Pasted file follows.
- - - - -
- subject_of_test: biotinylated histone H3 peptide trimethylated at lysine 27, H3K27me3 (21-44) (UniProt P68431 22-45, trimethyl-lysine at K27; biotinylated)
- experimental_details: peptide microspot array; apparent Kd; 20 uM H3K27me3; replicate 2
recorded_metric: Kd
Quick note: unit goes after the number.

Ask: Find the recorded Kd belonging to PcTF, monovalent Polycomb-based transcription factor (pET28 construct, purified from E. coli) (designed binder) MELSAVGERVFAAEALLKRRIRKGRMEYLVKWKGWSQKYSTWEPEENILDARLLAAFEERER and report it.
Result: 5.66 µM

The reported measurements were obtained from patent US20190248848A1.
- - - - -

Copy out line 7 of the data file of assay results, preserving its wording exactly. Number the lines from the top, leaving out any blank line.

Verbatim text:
The reported measurements were obtained from patent US20190248848A1.